Orkut. Google+. Buzz. Friend Connect. Shoelace.
Google’s attempts at building a viable social network are legend.
Time after time the Mountain View monolith has taken on the likes of Facebook, Twitter, Pinterest, Instagram, Snapchat. Time after time it has failed to make headway in the social space.
This time though, it feels different.
Google acknowledges that “technology struggles with understanding what we want to spend our time on” and has designed its new social network Keen as “a home for long-term interests”.
While some are seeing it as an AI-powered Pinterest competitor, it’s a bit more than just an image sharing service. Keen, according to its creators, is an experiment from Area 120 and PAIR, built to expand what you’re into, helping you curate, collaborate and expand every interest.
Keen can save and add links, text, images and web searches, and everything you add gets you more to explore, as it leverages the Google Search index, combined with user feedback, to provide personalized recommendations that improve over time.
Keen isn’t intended to be a place to spend endless hours browsing. Instead, it’s a home for your interests: a place to grow them, share them with loved ones and find things that will help in making this precious life count.CJ Adams, Co-founder, Keen
On Keen, Adams says, “you say what you want to spend more time on, and then curate content from the web and people you trust to help make that happen. You make a “keen,” which can be about any topic, whether it’s baking delicious bread at home, getting into birding or researching typography. Keen lets you curate the content you love, share your collection with others and find new content based on what you have saved.”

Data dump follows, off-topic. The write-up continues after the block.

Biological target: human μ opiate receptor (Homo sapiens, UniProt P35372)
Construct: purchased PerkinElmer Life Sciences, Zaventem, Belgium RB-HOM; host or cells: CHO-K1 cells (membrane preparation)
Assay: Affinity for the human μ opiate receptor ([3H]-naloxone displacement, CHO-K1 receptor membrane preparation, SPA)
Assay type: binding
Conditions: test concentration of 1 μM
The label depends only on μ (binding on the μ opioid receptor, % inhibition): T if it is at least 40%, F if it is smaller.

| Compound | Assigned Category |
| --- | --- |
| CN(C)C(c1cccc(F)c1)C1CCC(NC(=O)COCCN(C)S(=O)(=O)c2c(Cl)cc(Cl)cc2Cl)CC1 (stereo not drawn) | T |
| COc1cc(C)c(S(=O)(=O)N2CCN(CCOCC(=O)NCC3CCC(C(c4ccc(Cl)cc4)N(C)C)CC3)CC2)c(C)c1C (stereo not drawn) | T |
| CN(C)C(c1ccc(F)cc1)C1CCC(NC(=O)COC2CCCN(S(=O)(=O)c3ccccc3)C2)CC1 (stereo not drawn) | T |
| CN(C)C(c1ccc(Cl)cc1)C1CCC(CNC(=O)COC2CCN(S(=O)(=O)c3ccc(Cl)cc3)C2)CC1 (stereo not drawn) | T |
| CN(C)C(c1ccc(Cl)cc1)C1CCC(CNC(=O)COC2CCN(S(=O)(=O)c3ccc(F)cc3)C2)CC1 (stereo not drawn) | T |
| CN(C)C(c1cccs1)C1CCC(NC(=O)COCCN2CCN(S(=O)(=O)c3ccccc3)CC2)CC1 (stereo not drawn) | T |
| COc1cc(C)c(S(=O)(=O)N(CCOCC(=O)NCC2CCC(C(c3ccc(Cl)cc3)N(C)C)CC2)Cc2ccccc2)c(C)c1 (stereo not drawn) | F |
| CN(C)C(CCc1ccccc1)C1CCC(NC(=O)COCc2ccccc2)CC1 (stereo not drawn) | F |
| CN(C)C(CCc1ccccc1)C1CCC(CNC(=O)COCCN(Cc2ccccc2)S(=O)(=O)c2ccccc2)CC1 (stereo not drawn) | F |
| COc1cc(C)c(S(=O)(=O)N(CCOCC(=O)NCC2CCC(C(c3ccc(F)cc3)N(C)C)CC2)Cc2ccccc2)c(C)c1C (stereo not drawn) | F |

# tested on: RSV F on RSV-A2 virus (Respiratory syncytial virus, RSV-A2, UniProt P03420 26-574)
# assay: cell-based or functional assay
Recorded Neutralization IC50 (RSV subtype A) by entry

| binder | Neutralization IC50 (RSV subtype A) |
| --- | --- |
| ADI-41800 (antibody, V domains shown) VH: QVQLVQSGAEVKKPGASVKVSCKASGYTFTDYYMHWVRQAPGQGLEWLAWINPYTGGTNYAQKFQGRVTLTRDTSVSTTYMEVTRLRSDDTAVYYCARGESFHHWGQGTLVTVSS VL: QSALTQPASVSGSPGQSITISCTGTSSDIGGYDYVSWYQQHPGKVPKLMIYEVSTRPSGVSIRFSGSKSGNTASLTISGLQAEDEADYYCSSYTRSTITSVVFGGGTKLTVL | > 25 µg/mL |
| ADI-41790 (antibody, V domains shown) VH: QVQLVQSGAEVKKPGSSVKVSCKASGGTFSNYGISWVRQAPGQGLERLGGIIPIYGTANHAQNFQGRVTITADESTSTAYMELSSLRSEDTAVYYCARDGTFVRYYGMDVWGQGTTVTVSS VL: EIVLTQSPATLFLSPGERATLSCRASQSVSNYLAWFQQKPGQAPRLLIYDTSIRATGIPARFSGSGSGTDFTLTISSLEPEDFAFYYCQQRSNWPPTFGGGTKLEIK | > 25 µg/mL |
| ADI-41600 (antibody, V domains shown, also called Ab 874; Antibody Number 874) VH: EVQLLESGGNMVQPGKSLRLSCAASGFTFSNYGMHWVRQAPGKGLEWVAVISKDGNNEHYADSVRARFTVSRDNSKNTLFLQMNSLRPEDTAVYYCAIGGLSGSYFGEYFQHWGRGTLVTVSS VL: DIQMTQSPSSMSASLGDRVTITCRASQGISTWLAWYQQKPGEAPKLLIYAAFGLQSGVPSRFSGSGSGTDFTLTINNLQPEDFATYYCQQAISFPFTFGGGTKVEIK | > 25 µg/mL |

Adams offers a detailed take on the origin of Keen, and you can read it on the Google Keyword Blog.
Here’s a short intro video that tells you what Keen is.
“For every keen you create, we use Google Search and the latest in machine learning to remain on the lookout for helpful content related to your interests. The more you save to a keen and organize it, the better the recommendations become,” Keen’s co-founder explains.
“Even if you’re not an expert on a topic, you can start curating a keen and save a few interesting “gems” or links that you find helpful. These bits of content act like seeds and help keen discover more and more related content over time. You can also follow keens that others have created, discovering thousands of hand-curated lists from the community and getting alerts when new things are added.”
“It’s interesting to see Google push its machine learning systems into more varied applications,” says James Vincent, AI and Robotics reporter for The Verge. “Especially those that seem like they’re trying to foster users’ interests in rewarding hobbies, rather than algorithms that drive people to greater engagement without caring what it is they’re actually engaging with.”
“There’s also the question of what Google itself is getting out of this project in terms of data. The company has never been able to break into the social space, a venue of online activity that generates scads of lucrative data for targeting ads. A Pinterest-style social network would really allow it to hone in on users’ interests and gather this information.”